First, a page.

St Nicholas' Day (6 December)

A special day for children

Every year on 6 December, children throughout the Grand Duchy eagerly await the arrival of the Kleeschen (St Nicholas) and the gifts he brings.

In the Grand Duchy: de Kleeschen an den Houseker

Saint Nicolas and Black Peter with a child
SIP / Zineb Ruppert
In the Grand Duchy, the Kleeschen takes the form of an old man with white hair and a white beard, dressed in red. Unlike Father Christmas, St Nicholas wears a red bishop's mitre on his head and carries a bishop's crozier.

He is most often accompanied by the Houseker, his fear-inspiring dark companion, who gives switches to children who have misbehaved.

In the Grand Duchy, this day is so important that the Ministry of National Education has decided to declare it a holiday for children in fundamental education. During the run-up to 6 December, the Kleeschen also visits classes in fundamental schools.

From the end of November, children leave their slippers outside their bedroom doors every night for the Kleeschen to bring them first sweets and then, during the night between 5 and 6 December, proper presents (toys and more sweets). In general, he does not allow himself to be seen by small children, who discover all their gifts early in the morning.

Historical background

'Niklosdag' (St Nicholas’ Day) is celebrated in honour of Nicholas of Myra, also known as Nicholas of Bari, a young bishop in the 4th century who, according to legend, saved a number of children from death.

In the Middle Ages, St Nicholas became the patron saint and protector of young children.

Today, St Nicholas is celebrated in many European countries: not only Luxembourg, but also France, Germany, Switzerland, Belgium, the Netherlands, Russia, Poland, Austria and others.

Kleeschen, Father Christmas, Santa Claus...

Chocolate and sweets for Saint Nicolas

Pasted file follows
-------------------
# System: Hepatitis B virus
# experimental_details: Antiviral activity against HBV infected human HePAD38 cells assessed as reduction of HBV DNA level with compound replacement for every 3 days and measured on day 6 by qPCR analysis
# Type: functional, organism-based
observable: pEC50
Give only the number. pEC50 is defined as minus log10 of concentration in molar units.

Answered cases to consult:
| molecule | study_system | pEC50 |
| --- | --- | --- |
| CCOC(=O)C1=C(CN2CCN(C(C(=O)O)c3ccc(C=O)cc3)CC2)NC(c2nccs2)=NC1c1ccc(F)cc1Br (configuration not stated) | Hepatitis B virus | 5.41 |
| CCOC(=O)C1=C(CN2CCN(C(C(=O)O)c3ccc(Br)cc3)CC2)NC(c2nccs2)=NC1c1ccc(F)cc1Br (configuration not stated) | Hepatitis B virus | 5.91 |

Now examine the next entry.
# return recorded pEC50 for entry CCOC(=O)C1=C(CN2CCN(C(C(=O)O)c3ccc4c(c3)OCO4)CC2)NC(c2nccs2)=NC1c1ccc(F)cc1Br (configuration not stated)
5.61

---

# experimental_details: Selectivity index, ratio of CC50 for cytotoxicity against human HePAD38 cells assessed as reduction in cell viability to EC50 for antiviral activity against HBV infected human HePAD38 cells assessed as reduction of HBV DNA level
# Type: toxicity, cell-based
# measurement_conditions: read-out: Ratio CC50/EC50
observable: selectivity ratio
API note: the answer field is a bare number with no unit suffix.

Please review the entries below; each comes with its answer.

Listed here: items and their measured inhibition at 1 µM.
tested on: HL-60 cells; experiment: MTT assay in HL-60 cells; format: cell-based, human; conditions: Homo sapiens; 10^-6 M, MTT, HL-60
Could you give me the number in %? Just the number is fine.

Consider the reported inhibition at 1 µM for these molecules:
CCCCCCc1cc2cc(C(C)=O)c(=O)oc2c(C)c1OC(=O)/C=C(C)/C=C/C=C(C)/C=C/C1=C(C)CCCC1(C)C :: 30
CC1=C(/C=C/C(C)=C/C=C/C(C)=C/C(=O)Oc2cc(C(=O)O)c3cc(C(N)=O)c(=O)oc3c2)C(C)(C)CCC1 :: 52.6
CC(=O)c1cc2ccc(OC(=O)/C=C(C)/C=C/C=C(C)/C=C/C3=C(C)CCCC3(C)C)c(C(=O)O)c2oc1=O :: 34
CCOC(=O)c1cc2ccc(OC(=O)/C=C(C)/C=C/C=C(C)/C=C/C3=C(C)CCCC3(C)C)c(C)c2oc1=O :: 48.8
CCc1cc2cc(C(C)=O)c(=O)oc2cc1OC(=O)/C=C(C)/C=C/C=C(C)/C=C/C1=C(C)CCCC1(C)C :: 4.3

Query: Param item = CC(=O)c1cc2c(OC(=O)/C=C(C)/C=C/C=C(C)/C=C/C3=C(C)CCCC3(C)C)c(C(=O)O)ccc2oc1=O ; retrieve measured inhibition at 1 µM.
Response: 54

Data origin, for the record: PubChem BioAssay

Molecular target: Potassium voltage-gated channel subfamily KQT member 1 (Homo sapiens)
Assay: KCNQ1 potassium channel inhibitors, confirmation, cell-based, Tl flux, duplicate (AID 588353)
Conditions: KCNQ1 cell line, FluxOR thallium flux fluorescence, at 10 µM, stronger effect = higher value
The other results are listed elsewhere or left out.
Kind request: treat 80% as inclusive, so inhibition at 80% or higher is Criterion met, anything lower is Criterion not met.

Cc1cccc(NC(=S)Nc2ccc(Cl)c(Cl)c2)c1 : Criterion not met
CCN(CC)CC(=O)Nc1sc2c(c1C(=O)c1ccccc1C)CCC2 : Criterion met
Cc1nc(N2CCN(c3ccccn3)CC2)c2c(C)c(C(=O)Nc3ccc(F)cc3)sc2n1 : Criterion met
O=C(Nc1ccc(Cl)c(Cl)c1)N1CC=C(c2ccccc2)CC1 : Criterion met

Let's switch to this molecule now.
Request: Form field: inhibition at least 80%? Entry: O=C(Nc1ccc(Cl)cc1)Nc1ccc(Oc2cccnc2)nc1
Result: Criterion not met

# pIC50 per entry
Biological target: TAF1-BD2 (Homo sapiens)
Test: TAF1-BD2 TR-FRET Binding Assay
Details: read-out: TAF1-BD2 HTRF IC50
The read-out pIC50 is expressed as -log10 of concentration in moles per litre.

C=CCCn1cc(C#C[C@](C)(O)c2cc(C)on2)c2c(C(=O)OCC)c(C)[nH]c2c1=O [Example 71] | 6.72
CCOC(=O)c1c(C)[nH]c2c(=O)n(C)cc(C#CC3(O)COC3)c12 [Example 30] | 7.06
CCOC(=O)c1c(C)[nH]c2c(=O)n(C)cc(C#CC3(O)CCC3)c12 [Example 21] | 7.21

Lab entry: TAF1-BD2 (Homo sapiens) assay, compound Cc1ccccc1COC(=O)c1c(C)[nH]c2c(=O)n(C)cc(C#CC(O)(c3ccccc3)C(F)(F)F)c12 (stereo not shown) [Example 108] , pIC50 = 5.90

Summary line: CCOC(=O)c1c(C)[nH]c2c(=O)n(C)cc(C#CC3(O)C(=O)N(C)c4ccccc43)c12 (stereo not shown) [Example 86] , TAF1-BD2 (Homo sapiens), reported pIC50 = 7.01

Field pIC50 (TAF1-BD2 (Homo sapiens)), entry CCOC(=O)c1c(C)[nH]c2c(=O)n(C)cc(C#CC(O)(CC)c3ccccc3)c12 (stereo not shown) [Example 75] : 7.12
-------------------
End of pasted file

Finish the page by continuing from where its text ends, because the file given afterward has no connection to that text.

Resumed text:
SIP / Zineb Ruppert
Saint Nicholas is actually the ancestor of Father Christmas.

Towards the beginning of the 17th century, the tradition of St Nicholas was taken to the United States by European immigrants, where it spread rapidly. The Kleeschen became Santa Claus.

Over the years, this special day for children merged with Christmas, with Santa Claus (Father Christmas) bringing his gifts to American children on 25 December.

His persona has also evolved: Saint Nicholas’s mitre has been replaced by a long, floppy red hat and his donkey by a sleigh pulled by reindeer.

As American traditions have in turn spread throughout Europe, it is sometimes difficult for Luxembourgish parents these days to explain to their children the coexistence of the Kleeschen and Santa Claus, and the difference between them.

The Léiwe Kleeschen, Gudde Kleeschen song

Many songs are dedicated to the Kleeschen. Here are some of the most famous.

Download them as MP3s or WMAs*.

One of many children's songs for Saint Nicolas
Zineb Ruppert/SIP
Léiwe Kleeschen

Léiwe Kleeschen, gudde Kleeschen
Bréng eis Saachen, allerhand,
Fir ze kucken, fir ze schmaachen,
Aus dem schéinen Himmelsland.
Bei der Dier do stinn eis Telleren
Beieneen an enger Rei
'T läit och Hee do fir Däin Iesel
Dofir bréng ons Spillgezei. (bis)

Léiwe Kleeschen, gudde Kleeschen,
bréng ons Saachen allerlee,
mir eng Pëppchen, an eng Wéichen,
onsem Charly eng nei Lee!
Dann nach eppes fir de Mëndchen,
domat sinn ech extra frou,
sou e klenge Schocklasbëndchen
gëff mir Kleeschen heemlech zou. (bis)

Léiwe Kleeschen, gudde Kleeschen,
bréng ons Saachen schéin a gudd,
bréng e Päerd mir an eng Gäissel,
wéi dir där am Himmel hutt!
Mat Kamellen eng kleng Tiitchen,
Äppel, Biren, Hieselnëss,
awer maach och, gudde Kleeschen,
dat's de d'Mama net vergëss. (bis)

Léiwe Kleeschen, gudde Kleeschen,
lauschter och wat d'Mamm dir seet,
maach mir frou meng häerzeg Kanner,
't ass fir mech déi gréisste Freed.
Laang nach looss se Kanner bleiwen,
't ass déi schéinst, déi glécklechst Zäit,
well d'Erënnerung un déi Stonne
grad wéi Gold um Liewe läit. (bis)

(Lyrics: Willy Goergen, Music: Pëppy Beicht)


* Source: CD "Mir waarden op een... Lidder a Spréchelcher fir de Kleeschen an d'Chrëschtkëndchen" (2008); Chorus Zinglabumm; Arrangements: Petz Hastert; © Institut européen de chant choral (INECC)

  • Updated 10-06-2016